"Amazing!" said an old acquaintance from the South Island, "we thought you were long dead."
Disconcerted that some believe I don't exist anymore, I consulted my team of highly trained psychotherapists for advice.
"You need to up your profile on Twitter and Facebook," they chorused, assuring me that by creating regular commentaries on Facebook, I will exist once again.
In return I'll receive a bevy of responses, confirming that we're all one big happy cyber family with lots of reassuring electronic bonding to ease any wobbly thoughts on my existence.
"What do I write?" I asked. "Simple, intelligent stuff that the whole world wants to know," the brain-trawlers suggested. "Such as what brand of marmalade do you spread on your breakfast toast, or even more profound statements like, 'I'm wearing brown shoes today'."
Enthused by their advice, I reopened my dormant Facebook platform.
Having a peep through various friends' pages, I was impressed with one update by a fellow hack who stated: "was going down escalator thing at 277 with my trolley full of groceries with small child with the wheels locked so you can't really speed up. Was a bit taken aback when some woman behind me who obviously is frightfully busy and important and can't wait for the several seconds it takes to travel down the travelator at its normal speed, pushes my child out the way so she can get past me to gain a fraction of a second in getting to her car."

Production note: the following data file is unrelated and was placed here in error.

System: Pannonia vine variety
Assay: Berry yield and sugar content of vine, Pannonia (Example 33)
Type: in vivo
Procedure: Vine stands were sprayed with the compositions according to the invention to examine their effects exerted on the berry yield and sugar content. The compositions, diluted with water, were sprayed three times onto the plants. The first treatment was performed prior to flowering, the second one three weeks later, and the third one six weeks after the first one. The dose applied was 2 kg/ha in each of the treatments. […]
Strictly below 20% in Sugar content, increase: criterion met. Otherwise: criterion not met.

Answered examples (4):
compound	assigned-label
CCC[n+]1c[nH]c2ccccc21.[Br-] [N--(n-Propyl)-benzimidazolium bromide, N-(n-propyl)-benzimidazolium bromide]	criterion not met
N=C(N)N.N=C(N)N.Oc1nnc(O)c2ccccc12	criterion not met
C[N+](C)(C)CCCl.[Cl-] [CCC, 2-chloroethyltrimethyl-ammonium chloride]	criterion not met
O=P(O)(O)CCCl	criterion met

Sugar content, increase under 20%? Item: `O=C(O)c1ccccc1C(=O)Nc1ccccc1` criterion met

I immediately thought, if this astute lady can flick out commentaries on a moving escalator, then I need to test my ability to match her communication skills.
Accompanied by my seven-year-old and a trolley full of groceries, I faced the hazards of the same escalator, complete with an iPhone opened on Facebook.
I descended the escalator a number of times into the car-park, but only managed three words: "am going down ..." Sadly, I than gave up, forlornly accepting that writing instant updates on the move is - like my existence - a bit marginal.
This reality check was not helped by the nagging child, who believes he has sole proprietary rights over my iPhone to play some game called Angry Birds and who failed to understand why we neurotically repeated going up and down the same escalator.
He suggests that Angry Birds is a lot more fun than the game I've been playing lately, called Grumpy Old Man.